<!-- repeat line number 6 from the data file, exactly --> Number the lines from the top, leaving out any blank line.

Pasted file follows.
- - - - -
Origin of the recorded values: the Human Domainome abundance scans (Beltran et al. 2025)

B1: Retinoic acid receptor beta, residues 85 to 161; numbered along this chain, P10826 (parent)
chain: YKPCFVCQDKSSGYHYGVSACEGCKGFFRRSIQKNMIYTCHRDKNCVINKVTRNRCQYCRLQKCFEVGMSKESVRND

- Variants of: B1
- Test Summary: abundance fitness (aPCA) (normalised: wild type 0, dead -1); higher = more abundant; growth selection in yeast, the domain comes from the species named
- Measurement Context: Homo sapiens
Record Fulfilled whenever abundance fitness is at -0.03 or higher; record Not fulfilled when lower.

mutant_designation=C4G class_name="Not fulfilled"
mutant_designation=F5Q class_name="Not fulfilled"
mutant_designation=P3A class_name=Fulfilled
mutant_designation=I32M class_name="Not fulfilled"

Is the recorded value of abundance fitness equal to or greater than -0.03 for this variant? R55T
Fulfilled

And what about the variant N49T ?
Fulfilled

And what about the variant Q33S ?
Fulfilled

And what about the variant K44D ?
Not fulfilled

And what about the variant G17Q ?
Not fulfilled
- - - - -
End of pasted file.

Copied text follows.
- Measurement Context: Homo sapiens